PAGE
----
August 27, 2012


Lopez shoots a scene for At Dawn. Photo from Lopez.
Climbing Rope:Rodrigo Lopez trudges through the secret jungles of filmmaking for his first major production, At Dawn.
   Rodrigo Lopez doesn’t waste time. When he gets an inkling, he goes. “I got this idea that I wanted to do something,” he said, looking out from a pair of sunglasses on a bench in Davis Square. “I blindly went into it and asked questions later.” The idea in question is the short film, At Dawn, currently in clockwork production and representative of Lopez’s giant creative leap forward. [READ ON]

August 22, 2012

Scout Profile//Jasen Sousa

Jasen Sousa Puts the Company on his Back
Cover of Jasen Sousa's novel-in-poems, "Fancy Girl"
SOMERVILLE//Jasen Sousa, a Somerville native whose novel in poems, Fancy Girl, will be published in September by his own imprint, J-Rock Publishing, fell into the role of writer unintentionally. He’d pass along stories to friends in juvenile detention centers and mental hospitals as a way of keeping them in tune to the outside world. “I used to bring them little wraps of writings of things that were going on in the neighborhood,” he said. The recipients were grateful and repaid him with compliments and encouragement to continue writing. “As I did more research I noticed a lack of urban literature out there.”
            Thus, a void he sought to fill. Fancy Girl deals with the livelihood of Deanna Keight, a teenager, as she turns to prostitution in a wholehearted attempt to save money for her and her daughter. She is driven by the choking desire to leave Somerville and the characters of her life behind. There is no holding back. Sousa keeps the story believable and is able to spool out compassion from moments of degradation. For him, writing in the voice of a female call girl provided the biggest challenge, but was offset by being the biggest reward. “Their life is tough to most people,” he said of his protagonist. “[I was] trying to be authentic and accurate as possible, tell their type of story, what they go through on a daily basis and how they do what they have to in order to keep their family together.”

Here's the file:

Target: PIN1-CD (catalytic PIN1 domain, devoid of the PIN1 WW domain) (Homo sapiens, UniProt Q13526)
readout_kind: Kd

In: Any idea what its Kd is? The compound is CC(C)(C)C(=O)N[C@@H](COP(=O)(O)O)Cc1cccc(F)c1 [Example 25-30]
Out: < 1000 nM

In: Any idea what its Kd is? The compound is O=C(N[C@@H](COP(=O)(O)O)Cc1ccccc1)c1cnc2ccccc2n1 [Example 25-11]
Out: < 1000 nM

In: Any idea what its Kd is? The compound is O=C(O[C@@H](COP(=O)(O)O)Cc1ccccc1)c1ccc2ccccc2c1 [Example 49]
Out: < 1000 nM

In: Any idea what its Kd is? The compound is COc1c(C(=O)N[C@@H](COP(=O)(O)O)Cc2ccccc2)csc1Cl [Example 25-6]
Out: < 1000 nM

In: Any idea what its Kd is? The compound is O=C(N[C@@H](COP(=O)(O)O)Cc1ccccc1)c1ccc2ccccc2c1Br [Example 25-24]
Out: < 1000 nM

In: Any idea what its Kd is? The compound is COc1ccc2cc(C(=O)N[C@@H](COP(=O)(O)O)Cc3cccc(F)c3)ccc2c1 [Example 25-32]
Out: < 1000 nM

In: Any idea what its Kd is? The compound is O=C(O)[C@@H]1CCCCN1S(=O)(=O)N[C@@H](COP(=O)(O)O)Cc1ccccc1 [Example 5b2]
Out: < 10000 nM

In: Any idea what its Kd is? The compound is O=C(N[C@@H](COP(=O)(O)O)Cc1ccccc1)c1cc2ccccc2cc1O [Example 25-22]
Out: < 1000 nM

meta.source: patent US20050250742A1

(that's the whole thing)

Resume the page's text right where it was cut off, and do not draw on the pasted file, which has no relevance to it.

Deanna walks the tightrope of single-parenthood, leaving her daughter in the care of Johnny J, who may still harbor some past love for her, while she scuffles in bedrooms all over. Meanwhile, Machinegun Mike, the father of Deanna’s daughter, is about to be let free from jail. As her corrosive journey shifts, the people in her life uncoil right along with her. The reader travels along in the girl’s mind, experiencing bouts with doubt, humiliation, self-righteousness, misguided love and triumph. Sousa succeeds tremendously at bringing this more-common-than-you-might-think tale come to life.